Scott from Porcelain Rocket has been developing a bag that seamlessly integrates with the Jones Loop bar. I love seeing creative ways to literally make use of every square inch of space on a bikepacking rig.
More to come from Porcelain Rocket. See more at the Porcelain Rocket Flickr.
Products that are designed to work within a system, but also operate just fine on their own are crucial to a brand. What if I don’t want to use your company’s rack? No problem. Blackburn’s Barrier Panniers are meant to be integrated into their Interlock racks – a system that allows you to lock your panniers for security while running errands around town – yet they work with any rack, even low-riders.
I recently gave these Barrier Universal panniers a go on a three day bicycle camping tour and loved them. Check out more below.
The best musette I’ve ever used is back, in new webbing colors. These waxed canvas musettes are durable, will fit sandwiches, booze, books, (you name it) and feature a sternum strap that keeps them from swaying on a ride. I’ve done numerous 80+ mile rides with mine and loved it.
Check out the Cycling Musette, now in black or orange webbing at Strawfoot!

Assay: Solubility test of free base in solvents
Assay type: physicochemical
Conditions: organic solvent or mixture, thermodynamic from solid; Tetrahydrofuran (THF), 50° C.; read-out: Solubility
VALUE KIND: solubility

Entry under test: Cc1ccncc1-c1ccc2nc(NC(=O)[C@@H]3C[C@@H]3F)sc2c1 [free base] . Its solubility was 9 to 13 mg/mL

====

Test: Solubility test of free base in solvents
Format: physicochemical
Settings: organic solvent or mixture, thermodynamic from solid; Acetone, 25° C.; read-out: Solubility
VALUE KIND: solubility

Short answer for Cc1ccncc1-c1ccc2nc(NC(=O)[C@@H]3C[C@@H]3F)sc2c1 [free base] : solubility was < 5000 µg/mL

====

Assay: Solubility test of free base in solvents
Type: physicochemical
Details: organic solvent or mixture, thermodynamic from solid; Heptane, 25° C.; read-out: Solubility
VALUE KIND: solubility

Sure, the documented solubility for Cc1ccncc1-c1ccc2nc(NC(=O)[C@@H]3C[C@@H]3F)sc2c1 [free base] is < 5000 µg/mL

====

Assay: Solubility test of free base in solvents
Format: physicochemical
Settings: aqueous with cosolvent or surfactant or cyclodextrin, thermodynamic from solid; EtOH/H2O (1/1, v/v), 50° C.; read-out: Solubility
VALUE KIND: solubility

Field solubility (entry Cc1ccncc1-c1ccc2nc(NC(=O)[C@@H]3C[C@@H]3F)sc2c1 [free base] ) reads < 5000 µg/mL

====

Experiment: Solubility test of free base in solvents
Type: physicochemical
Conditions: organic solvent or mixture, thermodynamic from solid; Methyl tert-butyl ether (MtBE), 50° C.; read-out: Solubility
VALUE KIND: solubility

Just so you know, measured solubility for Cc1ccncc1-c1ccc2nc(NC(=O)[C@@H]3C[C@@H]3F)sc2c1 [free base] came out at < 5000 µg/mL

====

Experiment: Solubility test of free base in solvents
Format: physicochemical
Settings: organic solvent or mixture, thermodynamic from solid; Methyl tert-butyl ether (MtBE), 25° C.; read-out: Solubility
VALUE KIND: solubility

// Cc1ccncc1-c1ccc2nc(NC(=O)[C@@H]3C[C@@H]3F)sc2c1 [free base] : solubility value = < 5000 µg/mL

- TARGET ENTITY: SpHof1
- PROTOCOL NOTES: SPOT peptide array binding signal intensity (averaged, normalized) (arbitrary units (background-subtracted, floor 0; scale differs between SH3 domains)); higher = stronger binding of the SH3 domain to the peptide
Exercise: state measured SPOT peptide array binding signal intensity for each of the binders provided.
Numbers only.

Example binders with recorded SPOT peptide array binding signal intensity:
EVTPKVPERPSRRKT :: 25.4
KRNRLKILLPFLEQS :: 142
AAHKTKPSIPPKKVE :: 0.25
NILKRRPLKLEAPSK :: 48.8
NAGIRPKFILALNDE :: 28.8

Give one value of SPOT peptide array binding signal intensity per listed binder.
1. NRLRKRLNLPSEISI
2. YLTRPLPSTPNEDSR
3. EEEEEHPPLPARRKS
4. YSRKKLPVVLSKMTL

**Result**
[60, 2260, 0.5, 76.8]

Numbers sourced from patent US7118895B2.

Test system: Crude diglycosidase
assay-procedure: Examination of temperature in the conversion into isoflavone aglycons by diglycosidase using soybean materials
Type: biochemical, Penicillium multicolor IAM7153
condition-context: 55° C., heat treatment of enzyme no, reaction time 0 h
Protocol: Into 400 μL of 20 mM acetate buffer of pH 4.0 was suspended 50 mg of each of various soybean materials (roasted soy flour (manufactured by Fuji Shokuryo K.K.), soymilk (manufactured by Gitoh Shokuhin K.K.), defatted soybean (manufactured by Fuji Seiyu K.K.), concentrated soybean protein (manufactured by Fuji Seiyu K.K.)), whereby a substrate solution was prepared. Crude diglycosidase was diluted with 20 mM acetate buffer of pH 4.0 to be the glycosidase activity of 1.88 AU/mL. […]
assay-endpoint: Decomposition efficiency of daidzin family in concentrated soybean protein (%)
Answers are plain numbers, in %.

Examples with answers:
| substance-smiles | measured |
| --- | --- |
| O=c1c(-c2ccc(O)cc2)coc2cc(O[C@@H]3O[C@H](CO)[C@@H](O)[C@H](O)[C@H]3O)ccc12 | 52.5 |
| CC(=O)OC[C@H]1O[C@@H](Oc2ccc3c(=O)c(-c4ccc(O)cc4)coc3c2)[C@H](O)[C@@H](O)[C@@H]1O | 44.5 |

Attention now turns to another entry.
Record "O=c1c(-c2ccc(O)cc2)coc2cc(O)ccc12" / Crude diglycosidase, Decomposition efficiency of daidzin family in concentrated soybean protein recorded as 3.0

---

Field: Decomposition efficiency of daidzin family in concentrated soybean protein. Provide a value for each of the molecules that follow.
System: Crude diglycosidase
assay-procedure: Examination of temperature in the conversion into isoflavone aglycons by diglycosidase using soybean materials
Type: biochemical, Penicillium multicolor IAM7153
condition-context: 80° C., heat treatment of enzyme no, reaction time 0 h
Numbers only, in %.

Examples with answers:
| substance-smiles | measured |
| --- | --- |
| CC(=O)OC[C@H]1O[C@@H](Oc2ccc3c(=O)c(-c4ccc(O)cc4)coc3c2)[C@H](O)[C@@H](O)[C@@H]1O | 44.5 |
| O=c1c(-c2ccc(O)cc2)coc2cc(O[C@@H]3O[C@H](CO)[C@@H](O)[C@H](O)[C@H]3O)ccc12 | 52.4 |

RELoad has been making custom bags longer than just about anyone else and their newest collection continues that tradition. Each piece was hand printed by Mari Montacelli, then assembled by Ellie Lum and Mari Montacelli in the RELoad SF studio.
See the Leave Nothing Behind Collection at RELoad!
Chrome introduces their new Pro Series bags, designed by messengers, for messengers.
If you’ve missed putting in a pre-order for Ramblin Rolls in the past, here’s another chance. I have these on all of my bikes and wouldn’t use anything else for a flat-fix kit.
Pre-order now at Tracko!
Tokyo’s Fairweather can do no wrong in my book. Their new Handlebar bags look super clean and with a large front pouch, they’ll hold what appears to be a decent-sized camera like a rangefinder or mirrorless system, which piqued my interest.
They’re $128 and in stock (mostly) at Fairweather.
Cadence brought back their popular Trekker sling bag this year, with a much-needed improvement. An ambidextrous sternum strap keeps the Trekker in place while you ride. See more at Cadence.
Somehow I missed this video from Inside Line Equipment, showcasing their Prime photo bag. Everything this company makes is A+. I’ve had their Photo Mini bag for well over two years and it’s one of my favorite photo bags.
Two of my favorite companies came together and designed a new bag for the House Industries Velo collection. These made in Portland leather saddle bags thread through your saddle loops and come with the House insignia embossed into the soft, horween leather.
See more at House, or if you’re in Portland or Los Angeles, swing through the Tanner Goods stores to see them in person.